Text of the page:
With this blog series, we want to report on current developments in the field of corporate transformation and at the same time provide concrete tips for implementation. Every month we take up one aspect of the topic and present background information, potentials for improvement as well as solutions – from practice for practice.
The words “change” and “transformation” should not be missing in any set of slides, in any study or consulting concept today; they have clearly emerged as trend words in recent years. So is this just a fad or is “change” and “transformation” a real need of companies? Particularly in economically difficult times, with technological upheavals (keyword digitalisation) and disruptive business models (example: autonomous driving), the pressure on companies to rethink their strategic positioning and, if necessary, realign themselves is naturally increasing. To this extent, managers are considering how they can shape this change. Interest in concepts such as “transformation” quickly arises and the question of how these can be used to put a company back on the road to success.
Unfortunately, there is often a lack of clarity as to what is meant by the words “change” and “transformation”, what distinguishes them from each other and how they relate to “agilization”, “adaptability” or even “evolution”. Even if the impetus for a company often comes from the environment, i.e. from customers, markets or even competitors, different concepts lead to different results. In the following blog post we will go into these concepts in more detail, show their main drivers and expectations with regard to the results.
What does “transformation” have to do with projects and programmes? On the one hand, transformation is implemented in the form of projects and programmes. On the other hand, companies having a strong orientation towards projects and programmes are interested in increasing their adaptability/changeability. A study by KPMG together with the IPMA International Project Management Association sums up the context as follows: “In an environment of constant change and upheaval, successful organizations must be able to adapt and implement quickly, demanding more of project managers than ever before. The current edition of the IPMA Individual Competence Baseline (IPMA ICB Version 4) requires the project manager to have competencies for “Change & Transformation”.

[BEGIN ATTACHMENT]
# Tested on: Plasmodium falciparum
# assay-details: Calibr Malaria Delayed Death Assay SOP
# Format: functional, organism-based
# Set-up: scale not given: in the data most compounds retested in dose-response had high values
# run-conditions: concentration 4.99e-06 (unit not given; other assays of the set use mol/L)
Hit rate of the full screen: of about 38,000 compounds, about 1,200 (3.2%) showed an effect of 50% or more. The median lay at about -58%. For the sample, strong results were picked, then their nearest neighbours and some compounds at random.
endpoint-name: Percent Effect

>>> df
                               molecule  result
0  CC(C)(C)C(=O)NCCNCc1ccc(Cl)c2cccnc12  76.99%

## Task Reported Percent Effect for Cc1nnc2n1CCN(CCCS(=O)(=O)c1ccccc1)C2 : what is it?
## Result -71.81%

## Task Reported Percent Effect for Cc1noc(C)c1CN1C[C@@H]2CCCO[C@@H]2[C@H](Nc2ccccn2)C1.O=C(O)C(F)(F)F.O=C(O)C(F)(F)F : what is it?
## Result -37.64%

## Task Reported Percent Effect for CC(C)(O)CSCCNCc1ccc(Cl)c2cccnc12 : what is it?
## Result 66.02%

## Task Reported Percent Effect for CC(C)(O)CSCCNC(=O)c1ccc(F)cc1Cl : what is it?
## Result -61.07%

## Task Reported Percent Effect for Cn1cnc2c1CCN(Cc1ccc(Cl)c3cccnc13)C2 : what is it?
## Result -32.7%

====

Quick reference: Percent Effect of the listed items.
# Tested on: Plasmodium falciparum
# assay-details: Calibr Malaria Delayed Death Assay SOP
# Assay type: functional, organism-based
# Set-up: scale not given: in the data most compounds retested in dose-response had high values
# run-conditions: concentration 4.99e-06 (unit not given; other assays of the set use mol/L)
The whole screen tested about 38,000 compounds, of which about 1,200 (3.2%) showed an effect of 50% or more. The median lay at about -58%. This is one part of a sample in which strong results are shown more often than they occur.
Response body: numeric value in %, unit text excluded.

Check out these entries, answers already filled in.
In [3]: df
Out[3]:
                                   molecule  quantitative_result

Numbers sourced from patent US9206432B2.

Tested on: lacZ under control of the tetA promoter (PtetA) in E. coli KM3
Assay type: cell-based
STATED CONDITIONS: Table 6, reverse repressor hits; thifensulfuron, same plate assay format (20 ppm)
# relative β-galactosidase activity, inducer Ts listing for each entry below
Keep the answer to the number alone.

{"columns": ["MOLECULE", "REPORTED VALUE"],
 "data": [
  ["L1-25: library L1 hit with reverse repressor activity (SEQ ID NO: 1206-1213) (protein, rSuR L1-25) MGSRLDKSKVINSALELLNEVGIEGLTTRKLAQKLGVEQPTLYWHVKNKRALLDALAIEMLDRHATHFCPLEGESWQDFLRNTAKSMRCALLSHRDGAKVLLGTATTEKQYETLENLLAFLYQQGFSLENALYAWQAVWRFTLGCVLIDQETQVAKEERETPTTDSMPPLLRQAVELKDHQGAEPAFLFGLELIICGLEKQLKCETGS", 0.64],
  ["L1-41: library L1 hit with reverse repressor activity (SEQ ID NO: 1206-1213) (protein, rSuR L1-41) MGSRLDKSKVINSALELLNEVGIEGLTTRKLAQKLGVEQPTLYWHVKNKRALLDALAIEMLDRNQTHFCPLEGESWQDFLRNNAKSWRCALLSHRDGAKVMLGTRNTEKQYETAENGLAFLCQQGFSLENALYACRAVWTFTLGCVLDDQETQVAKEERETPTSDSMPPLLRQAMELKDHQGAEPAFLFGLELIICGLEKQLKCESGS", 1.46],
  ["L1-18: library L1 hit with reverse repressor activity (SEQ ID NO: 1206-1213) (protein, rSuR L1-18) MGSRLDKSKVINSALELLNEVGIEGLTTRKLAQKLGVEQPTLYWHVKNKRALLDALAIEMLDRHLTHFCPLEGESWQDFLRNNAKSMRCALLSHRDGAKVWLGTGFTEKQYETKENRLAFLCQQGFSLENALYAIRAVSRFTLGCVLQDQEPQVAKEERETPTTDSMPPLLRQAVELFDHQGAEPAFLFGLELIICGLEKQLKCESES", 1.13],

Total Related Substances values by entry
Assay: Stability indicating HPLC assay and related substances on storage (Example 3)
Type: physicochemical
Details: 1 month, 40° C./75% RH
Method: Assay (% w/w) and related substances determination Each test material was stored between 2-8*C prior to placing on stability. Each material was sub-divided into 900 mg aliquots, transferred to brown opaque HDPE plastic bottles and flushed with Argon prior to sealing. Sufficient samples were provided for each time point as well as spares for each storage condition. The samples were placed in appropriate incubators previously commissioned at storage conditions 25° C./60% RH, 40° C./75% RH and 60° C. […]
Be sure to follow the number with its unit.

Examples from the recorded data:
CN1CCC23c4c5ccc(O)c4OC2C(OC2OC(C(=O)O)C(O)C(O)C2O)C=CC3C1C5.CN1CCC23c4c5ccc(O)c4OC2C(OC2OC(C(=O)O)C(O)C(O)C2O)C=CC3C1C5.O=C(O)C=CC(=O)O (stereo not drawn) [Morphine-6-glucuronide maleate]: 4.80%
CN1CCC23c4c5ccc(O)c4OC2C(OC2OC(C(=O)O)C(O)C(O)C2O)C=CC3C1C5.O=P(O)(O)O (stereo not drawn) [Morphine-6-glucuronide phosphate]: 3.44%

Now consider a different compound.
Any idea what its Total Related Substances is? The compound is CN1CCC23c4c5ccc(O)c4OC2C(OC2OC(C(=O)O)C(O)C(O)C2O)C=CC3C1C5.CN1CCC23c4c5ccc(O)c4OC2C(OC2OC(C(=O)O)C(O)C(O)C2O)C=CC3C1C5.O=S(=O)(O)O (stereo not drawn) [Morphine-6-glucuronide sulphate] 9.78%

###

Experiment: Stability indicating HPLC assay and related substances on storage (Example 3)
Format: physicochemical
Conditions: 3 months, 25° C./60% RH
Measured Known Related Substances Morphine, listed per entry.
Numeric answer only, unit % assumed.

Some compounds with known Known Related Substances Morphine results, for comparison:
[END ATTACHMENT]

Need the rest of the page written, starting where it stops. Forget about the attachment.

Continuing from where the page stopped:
Tiba Managementberatung has also been combining project management skills with change and transformation skills for over 30 years. The Tiba “4-Axis Model” provides the direction for project-oriented companies. In recent decades, methods and tools or PM software systems have been the main drivers of development, but now the tide is turning and the strategy, the organization and the people are more in focus.
Market upheavals, disruptive technologies and rising employee expectations require new strategies and a rethinking of the “true purpose” of the company. Today’s younger generation not only looks for promotion opportunities and pay, but also for degrees of freedom at work and whether the company makes a positive contribution to society and the environment. Leadership is changing from a hierarchical understanding to “supportive management”. Organizational structures are changing in the direction of more self-organization. The aim is to achieve greater acceptance among employees, improved responsiveness to change and an appropriate handling of complexity. The right mindset among managers and employees and a supportive corporate culture. All of this is taken up in the blog series.
Of course, there are a number of different procedural models, approaches and interventions within the framework of a transformation. It is also important that consultants with a systemic understanding do not “do” the transformation, but “accompany” managers and employees during the implementation. Although they always provide an external view and above all constructive feedback, they otherwise maintain a professional distance. Ultimately, the new solution found through a transformation should be accepted by management and staff. This is certainly much harder to achieve when there is a feeling of “not invented here”. In one of the blog posts, the management of transformations is discussed, and insights are given into the do’s and don’ts of successful practical applications.
Now we wish you a successful start into the year 2020 and look forward to the joint journey and exchange on the topic of “Transformation of project-oriented companies”.
Author: Reinhard Wagner, CEO of Tiba Managementberatung